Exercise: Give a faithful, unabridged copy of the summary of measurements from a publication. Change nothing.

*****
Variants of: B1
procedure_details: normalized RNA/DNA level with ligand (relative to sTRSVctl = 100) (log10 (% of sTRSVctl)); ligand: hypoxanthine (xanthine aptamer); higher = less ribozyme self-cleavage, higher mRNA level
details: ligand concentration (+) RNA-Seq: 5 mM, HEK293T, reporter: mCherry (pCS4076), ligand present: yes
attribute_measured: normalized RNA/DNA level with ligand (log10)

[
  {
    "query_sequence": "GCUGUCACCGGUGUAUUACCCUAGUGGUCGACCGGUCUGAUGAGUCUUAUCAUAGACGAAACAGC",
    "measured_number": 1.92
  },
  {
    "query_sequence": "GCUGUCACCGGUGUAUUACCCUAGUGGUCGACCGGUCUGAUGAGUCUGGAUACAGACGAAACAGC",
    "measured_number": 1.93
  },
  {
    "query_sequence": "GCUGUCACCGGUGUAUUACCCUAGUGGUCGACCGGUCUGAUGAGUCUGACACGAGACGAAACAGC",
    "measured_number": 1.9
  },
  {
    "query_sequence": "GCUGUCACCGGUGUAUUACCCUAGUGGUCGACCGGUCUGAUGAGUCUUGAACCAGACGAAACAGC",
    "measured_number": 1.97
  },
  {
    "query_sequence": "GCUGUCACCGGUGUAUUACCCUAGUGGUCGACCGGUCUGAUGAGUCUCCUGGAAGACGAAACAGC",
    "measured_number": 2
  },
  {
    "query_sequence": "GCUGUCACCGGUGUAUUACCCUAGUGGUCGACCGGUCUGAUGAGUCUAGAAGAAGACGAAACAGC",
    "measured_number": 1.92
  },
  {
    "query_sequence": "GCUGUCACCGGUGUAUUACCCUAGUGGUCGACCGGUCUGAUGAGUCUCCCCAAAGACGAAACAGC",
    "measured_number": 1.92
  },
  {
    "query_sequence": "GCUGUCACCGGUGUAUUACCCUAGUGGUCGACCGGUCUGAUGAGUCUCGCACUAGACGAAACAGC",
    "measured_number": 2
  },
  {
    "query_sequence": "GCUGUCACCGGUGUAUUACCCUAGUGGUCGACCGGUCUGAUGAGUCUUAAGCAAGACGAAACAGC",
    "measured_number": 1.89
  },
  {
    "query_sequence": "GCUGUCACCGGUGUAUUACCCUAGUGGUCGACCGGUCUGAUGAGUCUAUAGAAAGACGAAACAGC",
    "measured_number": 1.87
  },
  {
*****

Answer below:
Variants of: B1
procedure_details: normalized RNA/DNA level with ligand (relative to sTRSVctl = 100) (log10 (% of sTRSVctl)); ligand: hypoxanthine (xanthine aptamer); higher = less ribozyme self-cleavage, higher mRNA level
details: ligand concentration (+) RNA-Seq: 5 mM, HEK293T, reporter: mCherry (pCS4076), ligand present: yes
attribute_measured: normalized RNA/DNA level with ligand (log10)

[
  {
    "query_sequence": "GCUGUCACCGGUGUAUUACCCUAGUGGUCGACCGGUCUGAUGAGUCUUAUCAUAGACGAAACAGC",
    "measured_number": 1.92
  },
  {
    "query_sequence": "GCUGUCACCGGUGUAUUACCCUAGUGGUCGACCGGUCUGAUGAGUCUGGAUACAGACGAAACAGC",
    "measured_number": 1.93
  },
  {
    "query_sequence": "GCUGUCACCGGUGUAUUACCCUAGUGGUCGACCGGUCUGAUGAGUCUGACACGAGACGAAACAGC",
    "measured_number": 1.9
  },
  {
    "query_sequence": "GCUGUCACCGGUGUAUUACCCUAGUGGUCGACCGGUCUGAUGAGUCUUGAACCAGACGAAACAGC",
    "measured_number": 1.97
  },
  {
    "query_sequence": "GCUGUCACCGGUGUAUUACCCUAGUGGUCGACCGGUCUGAUGAGUCUCCUGGAAGACGAAACAGC",
    "measured_number": 2
  },
  {
    "query_sequence": "GCUGUCACCGGUGUAUUACCCUAGUGGUCGACCGGUCUGAUGAGUCUAGAAGAAGACGAAACAGC",
    "measured_number": 1.92
  },
  {
    "query_sequence": "GCUGUCACCGGUGUAUUACCCUAGUGGUCGACCGGUCUGAUGAGUCUCCCCAAAGACGAAACAGC",
    "measured_number": 1.92
  },
  {
    "query_sequence": "GCUGUCACCGGUGUAUUACCCUAGUGGUCGACCGGUCUGAUGAGUCUCGCACUAGACGAAACAGC",
    "measured_number": 2
  },
  {
    "query_sequence": "GCUGUCACCGGUGUAUUACCCUAGUGGUCGACCGGUCUGAUGAGUCUUAAGCAAGACGAAACAGC",
    "measured_number": 1.89
  },
  {
    "query_sequence": "GCUGUCACCGGUGUAUUACCCUAGUGGUCGACCGGUCUGAUGAGUCUAUAGAAAGACGAAACAGC",
    "measured_number": 1.87
  },
  {